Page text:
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Taming the tango Add to ...

Salons with live bands are few and far between nowadays, charging the quivalent of $75 cover or more. Some are in five-star hotels, like the Plaza, or at Cano 14, a night club across from Recoleta Cemetery. The traditional orchestras of the forties and fifties, with as many as six accordions, pianos, guitars, violins, and more, like those of Osvaldo Pugliese or Juan D'Arienzo, are expensive to maintain and pretty much a thing of the past. It has been a long journey from the days when tango was played in the cheap sailors' bars and cantinas of Boca, and men only danced with each other.

On our last night in the Argentine capital we decide to try out a place called the Salon Augusteo, where a brass plaque outside tells us that tango legend Carlos Gardel used to perform here. It's a four-storey, neo-classical building with a magnificent doorway and a huge "For Sale" sign on the second floor.

Arriving close to midnight, we find the huge room, entered through heavy curtains of red velvet, almost full. The Louis Quatorze mirrors have been painted over with tacky drawings of big-bosomed women, a mirror ball has replaced the chandeliers, and one of the enormous old electric fans falls off the wall while we're there.

Here the sets of tangos are liberally interspersed with Mexican disco music. It's a bit disconcerting to notice how the floor packs out far more when it's on than during the tango sets: Once you're hooked by tango it seems impossible to listen to anything that isn't similarly melodic and sophisticated.

Still, dancing with my husband in an atmosphere as undemanding and authentic as this, I do finally get the impression that learning to dance tango means learning to feel its peculiar urban magic. In the end, I figure, anyone can learn to tango, either by systematically picking up its techniques, or just by falling for its marvellous nostalgic sound on a steamy Buenos Aires night. Of course, for women at least, learning to follow is de rigueur as well.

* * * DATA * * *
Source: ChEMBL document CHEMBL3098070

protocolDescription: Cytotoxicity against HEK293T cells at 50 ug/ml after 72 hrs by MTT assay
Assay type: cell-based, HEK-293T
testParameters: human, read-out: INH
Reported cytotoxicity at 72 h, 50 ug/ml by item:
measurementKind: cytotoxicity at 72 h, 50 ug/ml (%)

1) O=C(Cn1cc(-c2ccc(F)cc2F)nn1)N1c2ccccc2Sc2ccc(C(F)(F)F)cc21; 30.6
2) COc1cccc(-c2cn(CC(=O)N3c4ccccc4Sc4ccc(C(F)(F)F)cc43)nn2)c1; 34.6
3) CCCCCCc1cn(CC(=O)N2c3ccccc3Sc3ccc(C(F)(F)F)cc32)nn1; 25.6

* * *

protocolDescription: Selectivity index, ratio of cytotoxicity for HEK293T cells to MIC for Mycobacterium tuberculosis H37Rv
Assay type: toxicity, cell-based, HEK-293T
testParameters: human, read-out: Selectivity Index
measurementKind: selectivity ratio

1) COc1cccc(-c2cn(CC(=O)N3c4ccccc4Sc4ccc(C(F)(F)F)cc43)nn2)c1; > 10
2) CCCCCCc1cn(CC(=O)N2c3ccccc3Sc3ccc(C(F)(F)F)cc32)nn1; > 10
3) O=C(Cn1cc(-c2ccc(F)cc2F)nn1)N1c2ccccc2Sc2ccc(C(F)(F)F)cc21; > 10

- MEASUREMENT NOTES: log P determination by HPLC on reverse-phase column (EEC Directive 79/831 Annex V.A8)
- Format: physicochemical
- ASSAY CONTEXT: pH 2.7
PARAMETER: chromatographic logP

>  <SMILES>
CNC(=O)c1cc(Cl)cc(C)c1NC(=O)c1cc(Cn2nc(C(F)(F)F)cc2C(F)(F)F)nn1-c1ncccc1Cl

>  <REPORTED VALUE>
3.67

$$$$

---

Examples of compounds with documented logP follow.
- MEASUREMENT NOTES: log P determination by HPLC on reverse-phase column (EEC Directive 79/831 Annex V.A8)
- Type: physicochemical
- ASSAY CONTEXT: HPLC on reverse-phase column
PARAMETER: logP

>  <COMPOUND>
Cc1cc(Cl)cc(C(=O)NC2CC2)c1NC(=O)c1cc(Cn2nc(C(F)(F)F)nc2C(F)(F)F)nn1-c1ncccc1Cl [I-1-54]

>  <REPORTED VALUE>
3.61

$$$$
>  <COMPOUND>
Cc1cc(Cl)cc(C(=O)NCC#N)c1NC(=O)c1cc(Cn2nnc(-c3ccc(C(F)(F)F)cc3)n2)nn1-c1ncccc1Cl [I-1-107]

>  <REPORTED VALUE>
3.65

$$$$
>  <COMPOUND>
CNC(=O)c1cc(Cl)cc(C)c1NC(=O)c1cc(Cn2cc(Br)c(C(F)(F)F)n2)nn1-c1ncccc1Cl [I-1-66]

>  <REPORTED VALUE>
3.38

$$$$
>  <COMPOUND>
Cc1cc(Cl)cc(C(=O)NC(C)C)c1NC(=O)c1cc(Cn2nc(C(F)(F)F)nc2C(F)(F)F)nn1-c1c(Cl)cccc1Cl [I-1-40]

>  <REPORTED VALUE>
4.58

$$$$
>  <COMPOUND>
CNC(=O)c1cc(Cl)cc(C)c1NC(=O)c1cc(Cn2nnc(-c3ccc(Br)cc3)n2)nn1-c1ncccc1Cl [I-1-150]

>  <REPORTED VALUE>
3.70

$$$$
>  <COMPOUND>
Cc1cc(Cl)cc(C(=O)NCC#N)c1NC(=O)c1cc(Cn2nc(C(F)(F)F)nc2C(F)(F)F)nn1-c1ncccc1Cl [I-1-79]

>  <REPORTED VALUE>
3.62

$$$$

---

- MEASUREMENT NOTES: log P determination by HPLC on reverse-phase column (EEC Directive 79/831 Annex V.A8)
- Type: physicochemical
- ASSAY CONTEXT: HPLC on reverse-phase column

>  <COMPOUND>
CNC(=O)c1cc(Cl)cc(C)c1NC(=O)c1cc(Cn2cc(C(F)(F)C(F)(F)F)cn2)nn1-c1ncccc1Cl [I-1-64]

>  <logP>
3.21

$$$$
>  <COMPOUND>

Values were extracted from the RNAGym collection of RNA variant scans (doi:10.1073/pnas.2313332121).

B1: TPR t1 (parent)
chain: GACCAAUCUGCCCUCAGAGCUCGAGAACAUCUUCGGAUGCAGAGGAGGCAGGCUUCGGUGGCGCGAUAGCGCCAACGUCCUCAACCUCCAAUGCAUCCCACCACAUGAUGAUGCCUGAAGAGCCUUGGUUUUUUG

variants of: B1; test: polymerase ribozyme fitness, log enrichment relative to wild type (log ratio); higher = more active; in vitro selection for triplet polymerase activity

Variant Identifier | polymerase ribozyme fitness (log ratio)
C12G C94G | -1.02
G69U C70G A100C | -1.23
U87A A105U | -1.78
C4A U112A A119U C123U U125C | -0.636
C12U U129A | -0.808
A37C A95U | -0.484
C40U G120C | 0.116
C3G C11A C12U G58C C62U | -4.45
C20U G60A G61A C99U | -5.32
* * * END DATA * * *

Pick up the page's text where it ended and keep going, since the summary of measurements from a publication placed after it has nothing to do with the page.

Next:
Augusta Dwyer is a writer living in Mexico City and Toronto. Her books include Into the Amazon: Chico Mendes and the Struggle for the Rain Forest and On the Line: Life on the U.S.-Mexican Border.


Vancouver. Susana Dominguez Dance, 604-602-1831; Arthur Murray Dance Studios, 511-929 Granville (604) 684-2477; Carlos Loyola Studio, 927 Granville, 2nd floor, (604) 876-9061. Calgary. The Studio, 1120-10 Ave., S.W. (403) 228-5668. Winnipeg. Ted Motyka Dance Studio, 1335 Main St. (204) 989-0704.

Montreal. L'Academie de Tango Argentin, 4445 Blvd. St. Laurent, (514) 840-9246; Studio Tango, 1447 Bleury, (514) 844-2786; La Tangueria, 5390 Blvd St. Laurent (514) 495-8645; Tango Libre, 1650 Marie-Anne Est (514) 527-5197.

Halifax. Edgett International Dance Ltd., 3667 Strawberry Hill, (902) 455-1924; Dancing With Michel & Co., 5460 Inglis St., (902) 422-1040. Toronto area. El Tango, Courtney Park Ctr., 6435 Dixie Rd., Mississauga, (905) 670 - 7549l; Pollock Dance Studio, 2000 Yonge St. (416) 485-9305; International School of Dance, 18 Chauncey Ave. (416) 234-5201; El Rancho, 430 College St. (416) 921-2752; Corona Nightclub, every Thursday with Keith Elshaw, 1720 Queen St. W., (416) 919-5520; Rita Ridaz Dance Academy, 147 Spadina, Ste. 204, (416) 598-4395; Club Viva Tango, every second Friday at Citta, 20 Victoria St. (416) 968-2782 Tango 'tea' Sunday afternoons, at Dancing on King, 79 King Street East - 721-6498 or 955-0504

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